Comparisons, LL Bean, Stitched Footwear

Bean Boot vs. Maine Hunting Shoe: Which is Right for You?

Every year, like clockwork, when the weather starts to get bad millions of LL Bean “Bean Boots” get pulled out of the closet. It’s easy to see why – it’s a classic design, made in America, and is pretty affordable.  At least, affordable compared to other classic, made-in-America shoes. Nobody could fault you for wanting to pick up a pair. Like countless others, you logged onto with credit card in hand only to find two options. The Bean Boot and the Maine Hunting Shoe.

You have a choice, which is right for you?

Looking for a more in depth look at the Maine Hunting Shoe in particular? We reviewed a well-worn pair here.

What’s in a Name?

Bean Boot Maine Hunting Shoe Logo
The Difference is More than the Logos

If you were to go back in time and ask this question to Mr. Leon Leonwood Bean, he would be pretty confused. His classic design – created by taking the bottom half of a rubber boot and sewing it to the top half of a leather one – was named the “Maine Hunting Shoe.”

There was no “Bean Boot.” In fact, there was nothing else, he only sold one product.

Over time that boot became a classic and the first thing to pop into your head when you thought of LL Bean. Sure, they sold other things (even other boots) but when someone told you they were getting a boot from LL Bean you always knew which one. It had become THE Bean Boot. The company changing the name to that was just a formality at that point.


It wasn’t just the name that changed, however. Over the years, LL Bean updated their boot to meet current fashion and market expectations. As with everything, however, not everyone liked the changes. To meet the demands of people who wanted something a little bit closer to the original LL Bean introduced a new product – with the old name – the Maine Hunting Shoe.


Just looking at the two, it’s hard to really tell what is different. Obviously, the Maine Hunting Shoe has a darker leather. However, the Bean Boot has been released in hundreds of colors according to the brand. Let’s dive in and see what really makes these different.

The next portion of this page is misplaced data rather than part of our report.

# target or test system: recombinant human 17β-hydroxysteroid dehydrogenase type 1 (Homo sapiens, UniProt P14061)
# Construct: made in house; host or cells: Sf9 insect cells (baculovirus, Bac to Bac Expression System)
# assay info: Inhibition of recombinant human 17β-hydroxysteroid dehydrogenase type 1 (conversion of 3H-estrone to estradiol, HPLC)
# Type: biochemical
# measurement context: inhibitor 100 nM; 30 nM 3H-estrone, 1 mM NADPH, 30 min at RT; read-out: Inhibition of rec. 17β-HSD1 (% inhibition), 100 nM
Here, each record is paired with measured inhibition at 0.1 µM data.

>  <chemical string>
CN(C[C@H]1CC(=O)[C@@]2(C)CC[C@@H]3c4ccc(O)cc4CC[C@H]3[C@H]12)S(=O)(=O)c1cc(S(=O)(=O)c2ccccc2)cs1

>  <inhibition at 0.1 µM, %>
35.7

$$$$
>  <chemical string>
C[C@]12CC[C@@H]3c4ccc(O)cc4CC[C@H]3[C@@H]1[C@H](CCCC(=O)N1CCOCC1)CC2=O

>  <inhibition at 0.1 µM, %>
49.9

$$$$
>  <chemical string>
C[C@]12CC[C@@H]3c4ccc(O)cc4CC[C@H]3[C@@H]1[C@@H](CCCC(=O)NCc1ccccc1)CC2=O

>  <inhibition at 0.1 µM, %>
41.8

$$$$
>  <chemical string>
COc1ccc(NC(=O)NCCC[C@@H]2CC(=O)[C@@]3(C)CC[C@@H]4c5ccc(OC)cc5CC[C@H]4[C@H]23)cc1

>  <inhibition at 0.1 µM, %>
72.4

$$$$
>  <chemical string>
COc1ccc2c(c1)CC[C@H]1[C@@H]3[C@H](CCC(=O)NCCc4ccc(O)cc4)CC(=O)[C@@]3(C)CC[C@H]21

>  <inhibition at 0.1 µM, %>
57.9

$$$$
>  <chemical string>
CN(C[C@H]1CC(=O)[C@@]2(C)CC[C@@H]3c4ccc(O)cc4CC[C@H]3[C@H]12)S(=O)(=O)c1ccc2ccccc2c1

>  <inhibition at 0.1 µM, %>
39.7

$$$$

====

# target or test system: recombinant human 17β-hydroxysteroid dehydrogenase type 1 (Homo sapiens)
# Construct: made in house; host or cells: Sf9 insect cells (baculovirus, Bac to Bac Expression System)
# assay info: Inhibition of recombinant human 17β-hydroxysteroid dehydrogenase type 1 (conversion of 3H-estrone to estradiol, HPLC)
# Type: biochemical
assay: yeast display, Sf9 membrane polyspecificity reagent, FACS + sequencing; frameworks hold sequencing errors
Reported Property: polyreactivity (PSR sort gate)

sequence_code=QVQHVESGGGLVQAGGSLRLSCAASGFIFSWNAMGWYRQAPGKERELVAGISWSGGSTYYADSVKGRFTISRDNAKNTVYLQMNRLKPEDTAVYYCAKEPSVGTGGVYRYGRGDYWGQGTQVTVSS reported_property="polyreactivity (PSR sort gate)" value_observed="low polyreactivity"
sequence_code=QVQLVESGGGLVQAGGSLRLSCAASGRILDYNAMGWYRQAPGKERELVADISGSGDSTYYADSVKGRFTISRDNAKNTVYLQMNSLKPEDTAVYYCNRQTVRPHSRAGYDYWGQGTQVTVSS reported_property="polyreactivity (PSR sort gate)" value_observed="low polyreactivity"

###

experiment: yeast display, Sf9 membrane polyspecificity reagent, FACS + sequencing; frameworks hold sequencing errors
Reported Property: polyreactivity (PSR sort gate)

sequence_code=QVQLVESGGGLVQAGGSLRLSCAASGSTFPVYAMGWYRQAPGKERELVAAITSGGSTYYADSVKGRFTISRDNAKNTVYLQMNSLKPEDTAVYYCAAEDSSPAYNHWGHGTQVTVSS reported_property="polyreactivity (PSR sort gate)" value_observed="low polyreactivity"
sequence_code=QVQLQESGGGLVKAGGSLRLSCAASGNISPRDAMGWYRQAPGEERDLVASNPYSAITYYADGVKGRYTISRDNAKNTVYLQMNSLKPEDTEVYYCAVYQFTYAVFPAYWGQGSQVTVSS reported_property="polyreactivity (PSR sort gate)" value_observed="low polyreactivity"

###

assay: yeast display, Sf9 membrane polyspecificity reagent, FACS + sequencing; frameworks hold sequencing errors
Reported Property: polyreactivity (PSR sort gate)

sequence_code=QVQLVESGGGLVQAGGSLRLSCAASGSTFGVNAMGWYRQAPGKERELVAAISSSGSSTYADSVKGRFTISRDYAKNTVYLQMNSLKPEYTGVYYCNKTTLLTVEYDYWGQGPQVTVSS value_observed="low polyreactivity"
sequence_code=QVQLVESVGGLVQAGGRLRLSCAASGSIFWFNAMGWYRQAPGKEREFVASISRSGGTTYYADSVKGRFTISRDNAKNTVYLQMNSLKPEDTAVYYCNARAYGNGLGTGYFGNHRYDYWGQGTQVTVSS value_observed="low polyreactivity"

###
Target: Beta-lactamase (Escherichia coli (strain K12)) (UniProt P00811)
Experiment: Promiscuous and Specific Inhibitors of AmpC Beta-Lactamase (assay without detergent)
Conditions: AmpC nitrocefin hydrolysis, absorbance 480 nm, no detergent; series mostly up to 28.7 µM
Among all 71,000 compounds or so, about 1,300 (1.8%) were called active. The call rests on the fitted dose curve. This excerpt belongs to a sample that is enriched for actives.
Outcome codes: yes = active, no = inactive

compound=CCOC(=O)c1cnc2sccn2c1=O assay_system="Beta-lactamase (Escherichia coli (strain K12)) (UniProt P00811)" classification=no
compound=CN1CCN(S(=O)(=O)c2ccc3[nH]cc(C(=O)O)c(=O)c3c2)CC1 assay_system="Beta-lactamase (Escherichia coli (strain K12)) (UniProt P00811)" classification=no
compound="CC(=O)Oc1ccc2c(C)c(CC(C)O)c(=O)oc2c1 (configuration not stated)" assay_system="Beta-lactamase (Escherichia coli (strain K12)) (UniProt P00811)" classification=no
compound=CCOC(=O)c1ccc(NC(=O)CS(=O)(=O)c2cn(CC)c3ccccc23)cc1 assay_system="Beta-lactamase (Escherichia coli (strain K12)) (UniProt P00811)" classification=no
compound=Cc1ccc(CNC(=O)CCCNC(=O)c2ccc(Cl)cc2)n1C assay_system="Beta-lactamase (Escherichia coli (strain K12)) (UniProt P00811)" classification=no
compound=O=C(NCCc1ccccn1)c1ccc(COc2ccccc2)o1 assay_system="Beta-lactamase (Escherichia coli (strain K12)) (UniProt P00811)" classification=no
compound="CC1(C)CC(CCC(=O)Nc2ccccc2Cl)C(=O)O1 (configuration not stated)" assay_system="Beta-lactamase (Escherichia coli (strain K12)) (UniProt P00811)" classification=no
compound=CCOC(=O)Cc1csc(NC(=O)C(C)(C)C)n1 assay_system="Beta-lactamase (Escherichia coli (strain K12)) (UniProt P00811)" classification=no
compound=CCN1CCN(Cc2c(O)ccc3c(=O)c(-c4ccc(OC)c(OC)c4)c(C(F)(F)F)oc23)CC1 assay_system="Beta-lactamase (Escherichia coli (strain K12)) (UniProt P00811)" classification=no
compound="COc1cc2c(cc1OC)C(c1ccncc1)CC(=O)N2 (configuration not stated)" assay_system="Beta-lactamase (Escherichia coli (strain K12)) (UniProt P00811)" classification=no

Maine Hunting Shoe Leather
Maine Hunting Shoe Leather

Speaking of that leather, the difference is more than just the color. While it might surprise anyone who purchased the Maine Hunting Shoe for it’s “premium leather,” the leather on the Bean Boot is actually a little bit thicker. The change comes not because LL Bean was looking to cheap out on one instead of the other, but because the thinner leather of the Maine Hunting Shoe is designed to better conform to your ankle – trading a bit of durability for a more form fitting material.

It also means that the pebbled leather on the Maine Hunting Shoe is much, much softer. In fact, once you’ve worn them a few times, the upper loses basically all of its structure. The Bean Boot does not. There is no right or wrong here – different people will prefer a different look.  

Bean Boot Leather
Bean Boot Leather

It should be said, however, that neither of these shoes have leather that you’d want to write home about. Both are heavily corrected, and feel like bean had cost as a top priority. The design on the Maine Hunting Shoe is pressed in, not a natural skin variation.


The changes on the upper are not just limited to the leather. Compared to the Bean Boot, the eyelets come from the factory with a heavy patina on them. Further, the details on the upper – including the stitching and the laces – are dyed to match the brown of the upper. Overall, it’s trying to reach a much more subdued look.

At the time of writing, there is no overlap in height options for the two. Bean Boots are 8” and lower, Maine Hunting Shoes are 10” and higher. This is a recent change, traditionally there was overlap where you could get both in 10” and sometimes 12”. Only time will tell if this is a permanent change to the lineup.


A quick google search takes you to a number of forums that explain the only difference between the two shoes is the upper – but that just isn’t true. LL Bean themselves said that with the Maine Hunting Shoe they wanted to create a more “moccasin-like” feel. In order to achieve this, they have changed the rubber compound, if not the design.

Does it work? In a short answer: yes.

Bean Boot vs. Maine Hunting Shoe